Ole Gunnar Solskjaer said the Manchester United job is turning his hair grey as he approaches two years in the Old Trafford hot seat.
Solskjaer will celebrate two years in the role on Saturday — the day before his side host Leeds — and the Norwegian says games like the frantic 3-2 win over Sheffield United are enough to make him feel the strain of one of the most high-profile jobs in football.
“I’ve really enjoyed these two years, even though games like this make my hair turn even greyer very quickly,” the 47-year-old said.
“I hate talking about what I’ve done and where we’re at. I don’t enjoy that bit. I always look forward and I know there’s a lot of work to be done still to get to the standard and level I want. That’s what we’re working on every single day.”
Man United were hoping to welcome fans back to Old Trafford for Leeds’ visit on Sunday but their return has been delayed after the UK government kept Manchester in tier three — which sees the toughest coronavirus restrictions in England.
Liverpool and Everton are two of only four Premier League clubs who can have supporters inside their stadiums and although Solskjaer is keen for fans to return, he believes it does give some of United’s rivals an advantage: “This is a delicate question to answer because we want fans into the stadiums,” Solskjaer said.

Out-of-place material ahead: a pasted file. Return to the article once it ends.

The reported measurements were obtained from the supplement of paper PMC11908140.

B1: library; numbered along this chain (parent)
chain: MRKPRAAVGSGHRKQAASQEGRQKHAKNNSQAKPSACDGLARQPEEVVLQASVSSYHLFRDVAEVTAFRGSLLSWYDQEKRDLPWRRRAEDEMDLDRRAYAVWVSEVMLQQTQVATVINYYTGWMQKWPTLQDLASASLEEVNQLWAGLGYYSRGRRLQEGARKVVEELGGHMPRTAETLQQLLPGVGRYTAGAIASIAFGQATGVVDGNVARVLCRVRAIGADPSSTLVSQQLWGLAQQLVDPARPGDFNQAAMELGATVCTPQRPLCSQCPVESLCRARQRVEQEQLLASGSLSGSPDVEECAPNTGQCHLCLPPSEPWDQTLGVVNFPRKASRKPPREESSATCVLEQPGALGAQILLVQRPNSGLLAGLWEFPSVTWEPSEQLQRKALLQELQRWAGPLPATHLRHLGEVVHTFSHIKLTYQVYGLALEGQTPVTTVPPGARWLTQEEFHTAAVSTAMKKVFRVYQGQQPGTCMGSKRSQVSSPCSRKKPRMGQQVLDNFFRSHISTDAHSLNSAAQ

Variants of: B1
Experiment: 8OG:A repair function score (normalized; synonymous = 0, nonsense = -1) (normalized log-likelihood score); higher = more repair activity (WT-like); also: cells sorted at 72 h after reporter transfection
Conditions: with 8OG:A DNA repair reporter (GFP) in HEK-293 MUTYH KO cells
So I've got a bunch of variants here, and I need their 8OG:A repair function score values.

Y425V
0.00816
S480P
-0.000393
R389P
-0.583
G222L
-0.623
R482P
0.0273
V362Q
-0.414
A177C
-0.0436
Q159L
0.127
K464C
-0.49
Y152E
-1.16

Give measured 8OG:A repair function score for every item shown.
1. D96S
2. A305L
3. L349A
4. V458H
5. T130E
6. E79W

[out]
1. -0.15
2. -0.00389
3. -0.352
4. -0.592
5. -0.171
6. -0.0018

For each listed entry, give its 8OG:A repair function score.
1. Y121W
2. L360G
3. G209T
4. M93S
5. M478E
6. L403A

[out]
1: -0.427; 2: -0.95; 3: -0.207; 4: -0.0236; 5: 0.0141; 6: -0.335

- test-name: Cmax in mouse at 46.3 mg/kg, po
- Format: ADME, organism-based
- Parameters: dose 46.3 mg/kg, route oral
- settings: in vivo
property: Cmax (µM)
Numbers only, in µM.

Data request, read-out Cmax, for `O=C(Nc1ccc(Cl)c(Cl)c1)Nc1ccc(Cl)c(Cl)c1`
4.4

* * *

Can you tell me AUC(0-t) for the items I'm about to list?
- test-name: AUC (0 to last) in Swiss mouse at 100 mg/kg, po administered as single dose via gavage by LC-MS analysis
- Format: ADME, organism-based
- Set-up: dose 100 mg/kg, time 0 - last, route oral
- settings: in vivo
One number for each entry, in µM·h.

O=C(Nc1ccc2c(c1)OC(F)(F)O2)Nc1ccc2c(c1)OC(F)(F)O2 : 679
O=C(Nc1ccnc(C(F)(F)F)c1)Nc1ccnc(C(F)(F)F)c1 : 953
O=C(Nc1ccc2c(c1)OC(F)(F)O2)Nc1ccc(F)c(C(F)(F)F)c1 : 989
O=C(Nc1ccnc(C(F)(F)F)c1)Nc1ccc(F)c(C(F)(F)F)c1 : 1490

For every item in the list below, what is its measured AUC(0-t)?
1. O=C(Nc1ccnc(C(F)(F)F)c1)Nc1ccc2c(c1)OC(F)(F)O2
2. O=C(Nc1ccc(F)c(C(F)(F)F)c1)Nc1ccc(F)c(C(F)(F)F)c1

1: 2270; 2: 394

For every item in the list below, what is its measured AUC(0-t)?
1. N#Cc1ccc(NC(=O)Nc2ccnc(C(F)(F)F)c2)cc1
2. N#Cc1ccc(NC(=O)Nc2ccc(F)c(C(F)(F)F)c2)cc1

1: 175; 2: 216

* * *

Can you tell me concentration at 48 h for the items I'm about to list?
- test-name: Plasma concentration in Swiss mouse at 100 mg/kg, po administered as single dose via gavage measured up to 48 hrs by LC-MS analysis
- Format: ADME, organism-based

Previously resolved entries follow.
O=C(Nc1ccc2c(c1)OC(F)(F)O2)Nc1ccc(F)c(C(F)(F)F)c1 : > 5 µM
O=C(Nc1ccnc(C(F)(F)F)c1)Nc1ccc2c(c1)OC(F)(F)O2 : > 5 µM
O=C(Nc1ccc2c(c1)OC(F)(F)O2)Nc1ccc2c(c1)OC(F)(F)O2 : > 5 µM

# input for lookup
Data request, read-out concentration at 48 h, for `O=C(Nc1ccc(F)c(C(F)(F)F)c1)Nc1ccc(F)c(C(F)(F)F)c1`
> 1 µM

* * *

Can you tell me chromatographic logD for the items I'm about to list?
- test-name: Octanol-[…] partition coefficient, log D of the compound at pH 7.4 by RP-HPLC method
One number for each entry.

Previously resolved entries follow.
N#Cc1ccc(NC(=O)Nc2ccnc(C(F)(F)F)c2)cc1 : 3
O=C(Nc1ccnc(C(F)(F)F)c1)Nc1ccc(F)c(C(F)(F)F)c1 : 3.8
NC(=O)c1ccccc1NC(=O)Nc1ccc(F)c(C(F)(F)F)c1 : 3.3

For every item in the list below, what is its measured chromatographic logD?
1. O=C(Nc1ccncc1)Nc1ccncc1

“I can’t see why we should stop the fans coming into the stadium where it’s possible. It’s such a difficult answer to give.
“I don’t think there would be any problem for us at Old Trafford to host 2,000 or 4,000 as well. We can’t wait to get the fans in. I don’t want to say it’s not fair that they get the fans in but, of course, it’s an advantage for them because everyone loves the support from their own club. So we just wait and hopefully next time we’ll be open.”
United’s meeting with Leeds on Sunday will be their first in the Premier League since 2004 and their first in any competition since 2011.
Solskjaer’s team have a 100% record away from home in the Premier League this season but have won just one of their six league games at Old Trafford.
“I don’t think it’s a mental issue,” the United boss said.
“It can’t be because there are no fans here or there. We should be more used to the pitch as well as the surroundings and environment.
“Sometimes it’s down to fine margins, who gets the first goal, how the opposition set up. Against Sheffield United, you had two teams who want to play on the front foot and press, which creates space for us and them.
“Sunday we’ll also play a team who will also make it a hard game for us but also maybe an open game. The games I’ve seen from Leeds, they have been very entertaining.”